Neal Brennan is a man of the Left, but he has something many of his peers lack.
The stand-up comedian and co-creator of the legendary “Chappelle’s Show” opened up to the “Triggernometry” podcast about Cancel Culture, politics and more this weekend.
Brennan admitted he ended a friendship for purely political reasons, a decision he now regrets and calls immature. He mocked President Joe Biden for being “incredibly old” and joked he might be in hospice by the time Election Day arrives (While President Donald Trump rots in jail, he adds).
And he’s exhausted by the Left’s tendency to move the goal posts on cultural issues, not to mention the “purity tests” for maintaining your good standing in liberal circles.
Just ask Bill Maher, J.K. Rowling and John Cleese how that works.
Brennan brilliantly explored that angle in his Netflix special, “Blocks.” He builds on that thesis during his “Triggernometry” interview.
He has little love for conservative theories, playing up the over-hyped “banned book” meme his progressive friends promote. Still, he craves heterodox views, gives credit to right-leaning pundits like Douglas Murray and understands the need to peer outside the progressive bubble.
Brennan also thinks Cancel Culture has lost much of its bite, citing how his former creative partner Dave Chappelle and Joe Rogan survived sizable woke attacks.
The savvy comic took a beat before answering a tough question from co-host Konstantin Kisin. Could “Chappelle’s Show” be made on a mainstream TV platform today?
The cutting-edge program explored racism and other tough subjects with an unblinking sense of humor. The show even used the n-word on more than a few occasions.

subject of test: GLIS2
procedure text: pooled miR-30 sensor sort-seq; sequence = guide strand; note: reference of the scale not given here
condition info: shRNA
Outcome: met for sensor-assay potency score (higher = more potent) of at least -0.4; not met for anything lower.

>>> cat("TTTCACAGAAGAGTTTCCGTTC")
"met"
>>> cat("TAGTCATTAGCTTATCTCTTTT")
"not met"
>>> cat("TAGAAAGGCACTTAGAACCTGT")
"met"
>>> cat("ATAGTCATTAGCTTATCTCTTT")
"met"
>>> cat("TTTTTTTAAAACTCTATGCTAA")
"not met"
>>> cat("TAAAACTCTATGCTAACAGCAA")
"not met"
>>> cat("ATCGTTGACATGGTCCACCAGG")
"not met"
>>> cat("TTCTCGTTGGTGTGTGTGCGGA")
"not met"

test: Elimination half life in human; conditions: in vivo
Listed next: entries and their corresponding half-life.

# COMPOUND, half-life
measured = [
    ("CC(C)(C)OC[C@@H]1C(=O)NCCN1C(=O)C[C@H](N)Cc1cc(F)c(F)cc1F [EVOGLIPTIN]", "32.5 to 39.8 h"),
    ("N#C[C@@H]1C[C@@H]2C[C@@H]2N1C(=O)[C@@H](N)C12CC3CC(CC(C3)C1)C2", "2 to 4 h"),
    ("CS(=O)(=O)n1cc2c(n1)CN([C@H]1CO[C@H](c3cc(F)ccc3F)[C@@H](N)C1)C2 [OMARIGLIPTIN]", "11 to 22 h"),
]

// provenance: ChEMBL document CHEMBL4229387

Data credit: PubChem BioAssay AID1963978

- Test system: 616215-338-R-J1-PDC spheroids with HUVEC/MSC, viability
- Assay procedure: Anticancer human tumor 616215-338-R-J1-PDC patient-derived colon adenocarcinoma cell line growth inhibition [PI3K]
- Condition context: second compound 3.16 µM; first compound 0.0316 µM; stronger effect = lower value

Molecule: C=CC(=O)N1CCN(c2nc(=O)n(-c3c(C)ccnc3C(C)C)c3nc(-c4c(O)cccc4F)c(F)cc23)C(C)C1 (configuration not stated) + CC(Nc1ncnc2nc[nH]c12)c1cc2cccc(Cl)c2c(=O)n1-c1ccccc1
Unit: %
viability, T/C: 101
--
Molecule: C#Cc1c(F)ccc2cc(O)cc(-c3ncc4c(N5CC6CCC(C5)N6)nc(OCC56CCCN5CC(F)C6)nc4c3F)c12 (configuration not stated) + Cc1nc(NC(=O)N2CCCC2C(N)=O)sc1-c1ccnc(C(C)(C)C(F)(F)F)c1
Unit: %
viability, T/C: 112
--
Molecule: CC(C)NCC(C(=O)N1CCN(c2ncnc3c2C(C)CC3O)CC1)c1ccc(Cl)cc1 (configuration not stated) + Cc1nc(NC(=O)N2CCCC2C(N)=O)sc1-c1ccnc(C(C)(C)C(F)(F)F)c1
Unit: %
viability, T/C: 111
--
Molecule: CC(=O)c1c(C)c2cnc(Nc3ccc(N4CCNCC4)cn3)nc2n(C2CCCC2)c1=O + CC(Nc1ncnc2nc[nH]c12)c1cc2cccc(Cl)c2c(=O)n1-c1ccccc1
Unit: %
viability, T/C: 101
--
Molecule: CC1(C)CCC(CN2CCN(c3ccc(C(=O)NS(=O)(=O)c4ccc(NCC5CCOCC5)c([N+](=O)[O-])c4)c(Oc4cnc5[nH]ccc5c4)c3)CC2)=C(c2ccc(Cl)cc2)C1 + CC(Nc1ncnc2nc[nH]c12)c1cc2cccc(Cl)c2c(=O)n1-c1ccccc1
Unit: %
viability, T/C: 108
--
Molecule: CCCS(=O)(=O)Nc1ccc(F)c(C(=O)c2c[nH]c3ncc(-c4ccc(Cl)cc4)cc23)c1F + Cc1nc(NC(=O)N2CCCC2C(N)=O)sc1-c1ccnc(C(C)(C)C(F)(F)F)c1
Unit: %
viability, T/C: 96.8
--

Brennan said it was possible despite the new woke order, but it would come with a sizable caveat.
“I think it would be a bigger pain in the a***,” Brennan told “Triggernometry” co-hosts Konstantin Kisin and Francis Foster.
“As much as I say Cancel Culture doesn’t work, I would say it’s taxing on a person’s spirit,” Brennan said. “You get through it, but it is like, ‘oh s***.'”
When Brennan and Chappelle originally made the show, which ran for three seasons on Comedy Central in the early 2000s, “the only barometer for, ‘Should we do this?’ was personal… is that an idea that’s worth promoting?” he said.
Brennan doesn’t deny Cancel Culture in general, like far-Left comics like Jon Stewart does. He thinks comedians routinely survive the attacks of late, which lessens its punitive power. He still understands that the “specter” of Cancel Culture impacts comedians in less obvious ways like the potential for self-censorship.
He also misses using certain words now considered off-limits, a state of affairs that strips away nuance and context. He prefers to have all the comedic tools at his disposal, but he’s resourceful on the subject.
“I’ll just find other tools,” he says.